The scholar Felix Just offers us these four “Criteria for Canonicity.”

  1. Apostolic Origin — attributed to and based upon the preaching/teaching of the first-generation apostles (or their close companions).
  2. Universal Acceptance — acknowledged by all major Christian communities in the ancient world (by the end of the 4th century) as well as accepted canon by Jewish authorities (for the Old Testament).
  3. Liturgical Use — read publicly when early Christian communities gathered for the Lord’s Supper (their weekly worship services).
  4. Consistent Message — containing a theological outlook similar to or complementary to other accepted Christian writings.

What about Daniel 14?  Why is it not in the Bible?

Daniel 14 is also known as, “Bel and the Dragon.”  It consists of 2 stories.  The first is a story of Daniel remaining loyal to God and not worshipping the gods of Babylon.  Daniel exposes the priests of Bel, who worship an idol of the dragon, by putting ash all over the floor of the temple and proving that it was them that ate the food set out for Bel.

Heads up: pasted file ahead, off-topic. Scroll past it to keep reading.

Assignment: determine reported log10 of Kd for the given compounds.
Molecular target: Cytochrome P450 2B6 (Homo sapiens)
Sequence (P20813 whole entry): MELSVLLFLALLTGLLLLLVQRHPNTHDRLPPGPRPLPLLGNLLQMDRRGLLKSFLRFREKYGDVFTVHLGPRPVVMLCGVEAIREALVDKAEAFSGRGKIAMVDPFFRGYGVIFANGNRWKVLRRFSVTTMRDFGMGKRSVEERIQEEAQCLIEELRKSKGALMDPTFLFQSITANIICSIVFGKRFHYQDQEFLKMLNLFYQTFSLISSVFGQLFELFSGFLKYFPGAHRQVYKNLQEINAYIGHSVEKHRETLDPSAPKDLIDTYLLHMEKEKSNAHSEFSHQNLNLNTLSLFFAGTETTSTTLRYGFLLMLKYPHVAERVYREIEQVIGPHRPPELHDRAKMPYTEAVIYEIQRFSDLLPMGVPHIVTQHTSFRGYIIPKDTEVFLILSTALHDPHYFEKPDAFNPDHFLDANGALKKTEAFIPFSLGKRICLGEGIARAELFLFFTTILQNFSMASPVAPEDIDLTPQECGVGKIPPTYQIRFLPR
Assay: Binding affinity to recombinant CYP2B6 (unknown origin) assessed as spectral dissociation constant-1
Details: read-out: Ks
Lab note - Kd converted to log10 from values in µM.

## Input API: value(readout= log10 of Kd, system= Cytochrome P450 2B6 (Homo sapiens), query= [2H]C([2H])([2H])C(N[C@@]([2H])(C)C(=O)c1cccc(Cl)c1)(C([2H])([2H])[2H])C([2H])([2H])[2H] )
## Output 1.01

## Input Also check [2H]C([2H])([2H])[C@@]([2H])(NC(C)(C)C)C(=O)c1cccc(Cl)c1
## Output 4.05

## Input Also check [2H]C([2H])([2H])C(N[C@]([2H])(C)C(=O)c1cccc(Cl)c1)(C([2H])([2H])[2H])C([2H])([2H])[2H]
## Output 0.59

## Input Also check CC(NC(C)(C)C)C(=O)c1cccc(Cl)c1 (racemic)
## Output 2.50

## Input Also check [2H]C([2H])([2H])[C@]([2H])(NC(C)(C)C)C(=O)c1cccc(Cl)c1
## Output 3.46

The second story is a reframing of a previous story of Daniel in the lion’s den.  Daniel is in there because he killed the dragon the Babylonians worshipped with some sort of homemade poison.  There is time travel by the prophet Habakkuk in there, as he brings Daniel a meal from God to Babylon from Judea.

I do not know the exact reasons why this chapter of Daniel was not kept in the Bibles in our pews.  I imagine it has not been able to maintain a fan club because it has not been in there for us to read and engage.  Is it any stranger than much of the other stories that we maintained in our canon?

A human that is born of a virgin.  That same human being God.  That same human God dying and rising from the dead 3 days later and then ascending in to heaven.  A cranky old man calling on she-bears to devour a bunch of teenagers that called him bald.  A time traveling Messiah.  An ark with a pair of every animal on earth in it.  A fiery furnace that cannot consume 3 people.  A shepherd boy that threw a rock that killed a giant grown man.

The Bible is filled with amazing stories that defy the norms we encounter all around us.  Let us look at the first story of Daniel 14.